That smooth rich feeling left behind after use is referred to as the conditioning value. Anything left on the surface of the skin to keep moisture trapped or keep the skin smooth is going to contribute to the conditioning factor. To get this value the unsaturated fatty acids are added. These would be the light oils that contain oleic, linoleic, linolenic, and ricinoleic acid profiles.
Aiming for a goal in the mid range is ideal for the conditioning value. A range of 44 to 69 is demonstrated in other calculators, so we have kept it this way as well. However, just like in the previous two examples this is a very general guide and different unsaturated oils can have a variation of results in the feel of the bar.
For example, olive oil has a conditioning factor of 82 and makes a beautiful bar of soap, but it is a soft and gentle bar and not known to be excessively conditioning. However, jojoba oil, which is actually a liquid wax, has a conditioning value of 12. Adding a layer of pure jojoba wax directly on the skin feels like soft velvet, and it might be said that the conditioning feel is very high. So there are exceptions to these general ranges, and the additives incorporated have to be taken into consideration. Super fats are also going to contribute to how soft and rich a bar of soap will feel and are not incorporate into this number.
So remember, as a general rule, most of your light weight seed and soy oils are going to balance a recipe by adding a soft conditioning feels to the bar. The soft light oils are not as stable as the heavier saturated fats and oils so keeping these proportions lower in your recipe will help the shelf life of your bar.
Reviewing the Bubbly Lather value…
This is probably the most obvious property in our soap formula. The bubble factor refers to a lather with individual bubbles. They can be large and fluffy or small and foaming, and the type of bubbles are influenced on the type of oils used in your recipe. The bubble value is created by adding three types of acids. The lauric and myristic are our main contenders, while the ricinoleic, which is usually castor oil, for a bubble stability. The range we are aiming for is somewhere between 12 and 50, with the higher number being bigger fluffier bubbles.
This refers to the soap’s ability to lather up and get bubbly. A typical range of values would be 14 to 46. The higher Bubbly numbers will tend to produce a foamy, fluffy lather rather than a creamy lather with little or no bubbles.
When formulating a recipe there other additives that can contribute to the bubble scale. Sugar in the form of milk, honey, or fruit puree can offer a boost in bubbles,which will not show up on the calculator.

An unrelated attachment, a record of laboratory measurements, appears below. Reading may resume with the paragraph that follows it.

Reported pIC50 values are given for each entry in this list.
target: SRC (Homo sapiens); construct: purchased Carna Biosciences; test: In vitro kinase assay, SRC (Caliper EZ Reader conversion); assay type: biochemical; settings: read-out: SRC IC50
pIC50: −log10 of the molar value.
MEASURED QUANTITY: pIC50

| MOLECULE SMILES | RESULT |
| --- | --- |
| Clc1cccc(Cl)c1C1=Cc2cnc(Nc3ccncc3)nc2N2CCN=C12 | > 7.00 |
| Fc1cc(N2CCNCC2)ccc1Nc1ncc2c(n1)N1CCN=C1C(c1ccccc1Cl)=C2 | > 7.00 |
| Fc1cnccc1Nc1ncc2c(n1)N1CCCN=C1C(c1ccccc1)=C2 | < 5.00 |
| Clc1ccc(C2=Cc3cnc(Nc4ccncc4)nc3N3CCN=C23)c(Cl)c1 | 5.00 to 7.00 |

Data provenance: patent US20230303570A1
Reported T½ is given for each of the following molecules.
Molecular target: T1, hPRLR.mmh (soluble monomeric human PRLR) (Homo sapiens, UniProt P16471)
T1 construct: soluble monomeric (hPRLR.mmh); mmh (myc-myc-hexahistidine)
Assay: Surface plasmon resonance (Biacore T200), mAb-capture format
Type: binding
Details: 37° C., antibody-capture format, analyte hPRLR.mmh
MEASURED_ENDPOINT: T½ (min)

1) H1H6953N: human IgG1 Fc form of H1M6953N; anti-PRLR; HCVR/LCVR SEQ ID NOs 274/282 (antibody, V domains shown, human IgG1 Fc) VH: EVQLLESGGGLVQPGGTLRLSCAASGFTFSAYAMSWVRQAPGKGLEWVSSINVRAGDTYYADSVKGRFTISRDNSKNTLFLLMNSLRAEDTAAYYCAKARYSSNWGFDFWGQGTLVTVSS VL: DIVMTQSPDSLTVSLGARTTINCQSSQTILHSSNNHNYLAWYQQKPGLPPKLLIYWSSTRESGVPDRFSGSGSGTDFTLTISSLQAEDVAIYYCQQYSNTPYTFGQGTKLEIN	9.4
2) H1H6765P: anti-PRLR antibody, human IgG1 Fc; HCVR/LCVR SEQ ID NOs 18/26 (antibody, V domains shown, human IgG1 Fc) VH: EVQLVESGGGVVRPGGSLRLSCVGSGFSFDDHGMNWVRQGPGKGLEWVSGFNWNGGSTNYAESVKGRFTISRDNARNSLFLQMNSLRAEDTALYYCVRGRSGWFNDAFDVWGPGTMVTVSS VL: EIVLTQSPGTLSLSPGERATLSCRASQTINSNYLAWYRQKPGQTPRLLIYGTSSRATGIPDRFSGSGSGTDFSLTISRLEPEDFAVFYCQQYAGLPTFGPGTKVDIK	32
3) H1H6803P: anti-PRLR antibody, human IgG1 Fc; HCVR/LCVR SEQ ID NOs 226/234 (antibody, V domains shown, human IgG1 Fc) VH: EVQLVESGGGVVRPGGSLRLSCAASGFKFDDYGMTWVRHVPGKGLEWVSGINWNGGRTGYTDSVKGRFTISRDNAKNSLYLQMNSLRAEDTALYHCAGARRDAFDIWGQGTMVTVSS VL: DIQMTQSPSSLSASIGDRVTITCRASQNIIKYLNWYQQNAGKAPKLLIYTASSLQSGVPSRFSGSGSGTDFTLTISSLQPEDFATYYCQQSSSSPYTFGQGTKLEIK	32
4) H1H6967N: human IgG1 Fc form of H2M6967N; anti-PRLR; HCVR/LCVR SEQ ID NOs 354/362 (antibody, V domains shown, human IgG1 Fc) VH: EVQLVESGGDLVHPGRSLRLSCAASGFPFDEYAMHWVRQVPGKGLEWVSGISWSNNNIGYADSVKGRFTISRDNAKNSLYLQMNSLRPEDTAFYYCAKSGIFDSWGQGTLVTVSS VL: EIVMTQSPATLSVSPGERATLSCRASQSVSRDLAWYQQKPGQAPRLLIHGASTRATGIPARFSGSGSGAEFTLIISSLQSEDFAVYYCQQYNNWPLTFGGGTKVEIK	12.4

Reviewing the value for Creaminess ……
Creaminess is also a form of bubble. A rich creamy lather will contain a tiny dense bubble that looks and feels silkier. The value in the creaminess scale represents how stable this type of lather is. Palm and steric acid are the two top contributors to the creaminess value. This range can be anywhere from 15 to 50 to get a stable creamy lather. One example of a soap that creates small dense bubbles is 100% palm soap. The creaminess score ranks at 49 and the result in a bar of palm soap is a creamy flow with bubbles that are almost to small to see without a magnifying glass. You can think of the creaminess scale and the bubble scale as opposites. Typically,when you adjust the oils to boost one,the other will be decreased.
Wrapping It All Up
So, these are the categories that describe the properties of soap recipe using just the base oils as a result. Its important to remember that the numbers that you see will give you a mental snapshot of what kind of soap you are making with the base oils only. Additives will often alter these properties by boosting properties like bubbles and hardness. These numbers should be considered a generalization and some oils with be an exception in a few cases. The reason these numbers are relevant is because you can formulate the type of product you want to make based on the properties you need. For example, a shaving soap may want a creamy lather with almost no bubble, while a liquid shampoo may want big fat fluffy bubbles. This guide will help achieve the desired properties while keeping the formula balanced and pleasant.
Of course, to get the perfect recipe for your desired type of soap there are many other things that come into play. You could also consider joining our community and engaging with over 3,000 soap making members. Everything from beginner courses and advanced recipes are packed into the pages in the Crafter’s Community. Take a peek and learn more…..